July 22, 1996 12:00 PM

EXPERIENCED HUNTERS KNOW THAT when guns and people mix, accidents will occasionally happen. So it was that officials in rural Montrose, Pa., greeted the 1976 shooting death of attorney Marty Dillon with something like resignation. On June 2, Dillon, 30, had driven to Gunsmoke, his family’s small hunting camp in nearby Silver Lake Township to shoot at clay pigeons with a friend, physician Stephen Scher. There, according to Scher, Dillon tripped while chasing a porcupine; the shotgun he was carrying fired, discharging directly into his heart. Scher said he had tried CPR, but Dillon was already dead.

It took Susquehanna County coroner John Conarton just 24 hours to conclude his report: “Manner of death: accident.” But the passage of 20 years hasn’t diminished the desire of many residents—including the victim’s parents, Lawrence Dillon, 76, a former mayor of Montrose (pop. 2,000), and his wife, Jo, 73—to see Scher prosecuted for Dillon’s murder. The purported motive: Scher’s love for Dillon’s wife, Pat, a nurse who worked with him at Montrose General Hospital. Both repeatedly denied having an affair, yet Pat, now 49, and Scher, 56, were married within two years of Dillon’s death. And questions about the shooting remained: Why, for example, was Dillon carrying Scher’s gun, as Scher maintains? And why did Dillon alter a $50,000 life insurance policy two weeks before his death, removing Pat as his beneficiary?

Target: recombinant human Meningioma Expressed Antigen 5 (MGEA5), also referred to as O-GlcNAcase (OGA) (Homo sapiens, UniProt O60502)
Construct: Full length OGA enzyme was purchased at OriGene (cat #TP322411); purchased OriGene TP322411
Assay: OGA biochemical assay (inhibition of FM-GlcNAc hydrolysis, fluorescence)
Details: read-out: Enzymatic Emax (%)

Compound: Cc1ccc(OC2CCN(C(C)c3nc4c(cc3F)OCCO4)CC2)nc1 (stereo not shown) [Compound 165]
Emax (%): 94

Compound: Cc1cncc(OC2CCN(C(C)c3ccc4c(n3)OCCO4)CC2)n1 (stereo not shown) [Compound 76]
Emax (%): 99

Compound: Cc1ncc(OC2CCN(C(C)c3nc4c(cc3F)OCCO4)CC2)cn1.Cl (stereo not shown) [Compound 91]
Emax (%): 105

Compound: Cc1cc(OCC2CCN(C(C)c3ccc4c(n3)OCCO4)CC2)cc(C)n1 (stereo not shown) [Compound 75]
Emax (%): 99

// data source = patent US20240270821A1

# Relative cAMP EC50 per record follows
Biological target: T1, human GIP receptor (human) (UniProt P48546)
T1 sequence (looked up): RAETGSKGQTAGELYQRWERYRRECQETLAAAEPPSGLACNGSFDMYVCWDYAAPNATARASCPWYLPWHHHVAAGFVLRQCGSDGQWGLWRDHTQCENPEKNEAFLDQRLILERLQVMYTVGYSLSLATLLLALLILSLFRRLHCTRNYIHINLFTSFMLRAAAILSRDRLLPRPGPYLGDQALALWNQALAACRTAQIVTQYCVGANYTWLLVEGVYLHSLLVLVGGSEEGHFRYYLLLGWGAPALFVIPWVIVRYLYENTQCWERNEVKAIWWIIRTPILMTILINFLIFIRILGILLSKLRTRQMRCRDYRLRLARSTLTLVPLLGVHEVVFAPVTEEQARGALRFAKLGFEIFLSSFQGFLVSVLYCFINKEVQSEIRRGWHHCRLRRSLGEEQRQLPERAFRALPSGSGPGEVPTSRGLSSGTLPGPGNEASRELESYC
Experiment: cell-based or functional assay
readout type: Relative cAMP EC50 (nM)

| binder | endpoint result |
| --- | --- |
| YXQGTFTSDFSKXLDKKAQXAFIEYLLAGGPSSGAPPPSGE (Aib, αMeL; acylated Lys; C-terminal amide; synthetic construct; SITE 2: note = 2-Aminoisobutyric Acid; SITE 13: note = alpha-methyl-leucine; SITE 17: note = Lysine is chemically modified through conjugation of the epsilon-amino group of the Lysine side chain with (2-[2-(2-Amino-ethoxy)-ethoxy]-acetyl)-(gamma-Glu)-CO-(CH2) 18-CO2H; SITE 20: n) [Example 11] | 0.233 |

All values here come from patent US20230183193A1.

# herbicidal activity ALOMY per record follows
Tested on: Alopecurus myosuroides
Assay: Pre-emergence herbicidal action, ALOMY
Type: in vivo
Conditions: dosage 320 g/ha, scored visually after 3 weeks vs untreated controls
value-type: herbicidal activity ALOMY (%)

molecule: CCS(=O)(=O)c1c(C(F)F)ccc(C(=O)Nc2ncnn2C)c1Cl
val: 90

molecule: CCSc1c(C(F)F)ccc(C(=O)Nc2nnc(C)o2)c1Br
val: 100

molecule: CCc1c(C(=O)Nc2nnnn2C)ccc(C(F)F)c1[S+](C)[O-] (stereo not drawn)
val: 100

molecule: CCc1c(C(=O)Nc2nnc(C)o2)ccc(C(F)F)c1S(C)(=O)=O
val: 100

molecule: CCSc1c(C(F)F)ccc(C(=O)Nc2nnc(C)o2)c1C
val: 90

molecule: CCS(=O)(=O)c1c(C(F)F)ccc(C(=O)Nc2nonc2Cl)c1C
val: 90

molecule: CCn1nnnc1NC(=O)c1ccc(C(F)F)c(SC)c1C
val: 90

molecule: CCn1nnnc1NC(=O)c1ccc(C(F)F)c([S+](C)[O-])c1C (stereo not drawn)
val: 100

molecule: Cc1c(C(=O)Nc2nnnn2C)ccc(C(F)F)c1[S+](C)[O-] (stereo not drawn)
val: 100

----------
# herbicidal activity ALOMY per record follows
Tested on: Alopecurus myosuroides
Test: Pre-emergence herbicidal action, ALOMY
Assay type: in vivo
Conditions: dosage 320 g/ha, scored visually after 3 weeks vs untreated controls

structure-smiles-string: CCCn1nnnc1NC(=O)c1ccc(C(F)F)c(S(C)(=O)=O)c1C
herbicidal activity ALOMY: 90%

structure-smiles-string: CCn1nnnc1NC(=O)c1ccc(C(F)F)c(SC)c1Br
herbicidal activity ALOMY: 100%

Some of the answers may soon be known. A new autopsy was recently done on Dillon’s body and new tests performed on Scher’s boots, which allegedly showed blood-splatter evidence consistent with Scher being nearby when Dillon was shot (Scher maintains he was 250 feet from Dillon at the time). On June 20, 1996, Pennsylvania state police arrested Scher for murder at the family-practice office he opened in Lincolnton, N.C., in 1992. Although Scher adamantly denies any guilt, “Marty’s friends are joyous,” says the dead man’s former secretary Bonnie Mead. “We’ve waited so long. It’s justice.”

Scher and Dillon first met about 25 years ago. Martin Dillon was a local boy who left Montrose to go to college, and then law school, at Villanova University, outside Philadelphia. Taciturn and devoutly Catholic, he had known his wife-to-be, Pat Karaveller, since Montrose Area High School, where he graduated near the top of his class in 1963. “She was gorgeous,” says a friend of Marty’s since elementary school. “Nice girl, bubbly personality.” They began dating seriously after Pat entered her second year at the University of Pennsylvania School of Nursing and were married in August 1968—Montrose’s “event of the year,” says one of Pat’s friends. The couple had two children—Michael, now 25, a sophomore at the University of New Mexico, and Suzanne, 23, a costume designer who lives in Colorado.